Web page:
The Response to September 11 (Editorial)

By Kenneth Cloke

Posted January, 2006

As a nation, we need to re-examine how we responded to the conflicts that occurred, and are still occurring, as a result of the September 11th tragedy. In the aftermath, we began searching, as individuals, nations, and human beings, for some ritual of release, completion, and closure; some acknowledgement of the horror, grief, fear, and confusion we experienced. This search led many, unfortunately in my opinion, to seek release for their grief and anger through blind patriotism, constriction of civil liberties, and "preventative" unilateral war, directed not against those responsible for the tragedy, but a nation and people who had nothing to do with it.

This response has led to increased suffering, including grief, fear, divisiveness, and confusion -- not only for us, but those whose lives we have similarly shattered by violence. While it is clear to me as a mediator that dozens of alternatives to war in Iraq were readily available, these were largely ignored. This failure to pursue peaceful alternatives contributed to the rise of aggressive, adversarial attitudes toward those who opposed the war, a refusal to listen or cooperate with other nations, a reduction in our personal freedoms, and a division in national and international consensus, sapping our spirits, closing our hearts, and dissipating the unity and desire for peace that spontaneously arose after September 11.

By responding to violence with violence, we not only lost a unique opportunity to unite people and governments around the world in opposition to terror, we helped strengthen a culture of war rather than peace, bullying rather than compassion, revenge rather than forgiveness, and isolation rather than collaboration. By our aggressive statements and unilateral actions, we have deprecated the importance and prestige of peace-making, conflict resolution, international partnership, and public dialogue, thereby contributing to future conflicts, making them more serious, and constricting opportunities for settlement and resolution.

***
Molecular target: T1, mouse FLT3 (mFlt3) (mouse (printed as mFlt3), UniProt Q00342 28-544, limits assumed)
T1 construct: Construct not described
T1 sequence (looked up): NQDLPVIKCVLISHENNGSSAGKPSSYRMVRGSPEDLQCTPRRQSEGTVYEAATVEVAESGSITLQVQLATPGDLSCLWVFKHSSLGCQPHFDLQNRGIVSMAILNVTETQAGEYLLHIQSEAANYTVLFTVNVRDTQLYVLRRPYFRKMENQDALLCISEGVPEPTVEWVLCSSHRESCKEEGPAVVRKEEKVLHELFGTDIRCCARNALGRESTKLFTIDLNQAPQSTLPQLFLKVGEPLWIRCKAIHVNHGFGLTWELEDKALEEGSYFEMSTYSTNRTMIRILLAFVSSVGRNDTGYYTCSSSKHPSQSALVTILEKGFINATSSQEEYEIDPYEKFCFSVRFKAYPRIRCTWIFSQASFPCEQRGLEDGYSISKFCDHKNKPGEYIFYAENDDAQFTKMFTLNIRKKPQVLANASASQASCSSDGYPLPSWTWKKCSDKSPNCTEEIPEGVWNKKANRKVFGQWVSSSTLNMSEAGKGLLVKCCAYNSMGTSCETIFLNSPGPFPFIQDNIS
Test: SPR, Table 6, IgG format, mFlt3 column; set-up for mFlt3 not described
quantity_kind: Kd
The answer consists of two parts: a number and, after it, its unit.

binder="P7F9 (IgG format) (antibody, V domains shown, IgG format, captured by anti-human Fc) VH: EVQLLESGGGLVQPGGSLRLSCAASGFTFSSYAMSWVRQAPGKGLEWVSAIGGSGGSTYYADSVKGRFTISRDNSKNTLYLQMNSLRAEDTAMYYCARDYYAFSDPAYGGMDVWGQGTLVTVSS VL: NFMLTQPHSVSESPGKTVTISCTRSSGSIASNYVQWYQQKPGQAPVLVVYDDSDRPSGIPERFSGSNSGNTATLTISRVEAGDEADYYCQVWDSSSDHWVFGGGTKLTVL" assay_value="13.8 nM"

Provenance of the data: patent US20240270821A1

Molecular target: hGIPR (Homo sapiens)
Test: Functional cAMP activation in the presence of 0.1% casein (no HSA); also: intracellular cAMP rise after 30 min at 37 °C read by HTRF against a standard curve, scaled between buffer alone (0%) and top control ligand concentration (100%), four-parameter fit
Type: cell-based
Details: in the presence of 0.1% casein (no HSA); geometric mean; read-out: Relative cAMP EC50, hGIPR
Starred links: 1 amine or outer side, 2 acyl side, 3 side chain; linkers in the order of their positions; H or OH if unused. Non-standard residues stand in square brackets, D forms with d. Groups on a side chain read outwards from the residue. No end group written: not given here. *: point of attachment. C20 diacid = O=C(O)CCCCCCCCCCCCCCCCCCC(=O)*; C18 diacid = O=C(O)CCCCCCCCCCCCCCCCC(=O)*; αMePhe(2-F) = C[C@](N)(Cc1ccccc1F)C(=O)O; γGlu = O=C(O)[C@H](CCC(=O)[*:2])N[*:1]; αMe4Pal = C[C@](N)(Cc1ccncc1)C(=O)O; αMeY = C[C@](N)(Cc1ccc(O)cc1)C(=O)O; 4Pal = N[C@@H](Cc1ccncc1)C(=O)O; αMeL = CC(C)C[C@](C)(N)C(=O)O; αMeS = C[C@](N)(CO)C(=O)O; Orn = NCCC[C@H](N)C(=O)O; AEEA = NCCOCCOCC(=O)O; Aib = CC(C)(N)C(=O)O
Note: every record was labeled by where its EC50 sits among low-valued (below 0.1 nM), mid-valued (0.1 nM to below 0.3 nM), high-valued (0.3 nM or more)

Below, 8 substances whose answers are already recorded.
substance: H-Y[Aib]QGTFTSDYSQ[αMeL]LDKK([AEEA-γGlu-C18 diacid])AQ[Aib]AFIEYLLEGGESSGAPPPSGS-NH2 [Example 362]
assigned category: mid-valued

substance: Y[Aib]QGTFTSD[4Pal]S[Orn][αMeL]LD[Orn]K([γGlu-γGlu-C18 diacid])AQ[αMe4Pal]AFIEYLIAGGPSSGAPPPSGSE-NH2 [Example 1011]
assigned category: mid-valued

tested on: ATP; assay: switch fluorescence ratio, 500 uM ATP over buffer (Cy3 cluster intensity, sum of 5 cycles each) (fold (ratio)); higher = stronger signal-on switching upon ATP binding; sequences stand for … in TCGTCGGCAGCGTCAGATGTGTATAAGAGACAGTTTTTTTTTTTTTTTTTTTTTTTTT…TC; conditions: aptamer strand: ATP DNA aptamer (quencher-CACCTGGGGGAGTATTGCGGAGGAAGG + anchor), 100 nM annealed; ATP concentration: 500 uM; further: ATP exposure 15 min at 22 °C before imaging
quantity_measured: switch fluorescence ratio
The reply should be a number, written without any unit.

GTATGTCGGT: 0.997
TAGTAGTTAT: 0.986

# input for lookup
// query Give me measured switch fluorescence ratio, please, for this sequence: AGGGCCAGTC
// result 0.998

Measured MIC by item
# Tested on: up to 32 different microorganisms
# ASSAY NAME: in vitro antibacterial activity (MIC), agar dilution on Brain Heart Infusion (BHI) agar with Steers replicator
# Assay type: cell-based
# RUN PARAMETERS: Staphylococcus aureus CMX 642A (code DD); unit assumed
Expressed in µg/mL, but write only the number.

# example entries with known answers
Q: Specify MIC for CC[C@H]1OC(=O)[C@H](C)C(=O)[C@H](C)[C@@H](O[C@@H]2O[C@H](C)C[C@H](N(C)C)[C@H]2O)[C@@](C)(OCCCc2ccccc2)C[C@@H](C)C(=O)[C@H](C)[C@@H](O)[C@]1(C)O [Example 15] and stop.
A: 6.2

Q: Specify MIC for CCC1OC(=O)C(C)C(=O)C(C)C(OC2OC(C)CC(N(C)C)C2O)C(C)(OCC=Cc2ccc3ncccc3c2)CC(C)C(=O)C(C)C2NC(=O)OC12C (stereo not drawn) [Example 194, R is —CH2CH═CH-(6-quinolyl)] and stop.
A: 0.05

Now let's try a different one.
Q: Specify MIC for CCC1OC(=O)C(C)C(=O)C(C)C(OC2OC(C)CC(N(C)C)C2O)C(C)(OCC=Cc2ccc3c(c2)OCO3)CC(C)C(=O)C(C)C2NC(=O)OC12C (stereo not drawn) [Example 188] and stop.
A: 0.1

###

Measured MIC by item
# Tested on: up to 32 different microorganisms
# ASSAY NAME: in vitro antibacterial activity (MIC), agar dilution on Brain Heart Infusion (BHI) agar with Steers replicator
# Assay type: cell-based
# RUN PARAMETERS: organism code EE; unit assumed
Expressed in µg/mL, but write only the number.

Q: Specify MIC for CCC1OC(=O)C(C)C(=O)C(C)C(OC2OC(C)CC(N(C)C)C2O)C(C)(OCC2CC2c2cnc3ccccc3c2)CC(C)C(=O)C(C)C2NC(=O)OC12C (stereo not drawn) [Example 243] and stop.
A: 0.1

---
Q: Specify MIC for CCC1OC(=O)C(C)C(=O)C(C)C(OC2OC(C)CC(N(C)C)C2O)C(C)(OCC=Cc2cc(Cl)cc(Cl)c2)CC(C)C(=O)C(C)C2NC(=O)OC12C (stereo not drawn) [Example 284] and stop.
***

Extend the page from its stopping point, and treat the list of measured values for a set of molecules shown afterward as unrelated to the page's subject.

To have acted differently would have required us to recognize and respond with compassion -- not only to the pain we experienced in the U.S., or in Israel, but no less equally to the pain Iraqis and Palestinians have experienced for decades. This would have required us to see ourselves as partners in a world community of nations and peoples, to cease using our superior military and economic power to coerce compliance, and to seek dialoguenegotiation, and mediation before reacting with violence, even against those we have defined as evil. Sometimes, as poet May Sarton wrote, "[o]ne must think like a hero to behave like a merely decent human being."

September 11 challenges us to take the lead in developing dispute resolution skills and applying them proactively, preventatively, and strategically to the full range of international disputes -- not to augment our power, wealth, or status, but to create the conditions under which conflicts can be resolved without war or terror. September 11 challenges us to understand that we cannot separate peace from justice, but must link interest-based conflict resolution skills with an unwavering commitment to political, economic, and social justice, without which it will prove impossible to build a global community that can resolve its differences without terrorism and war.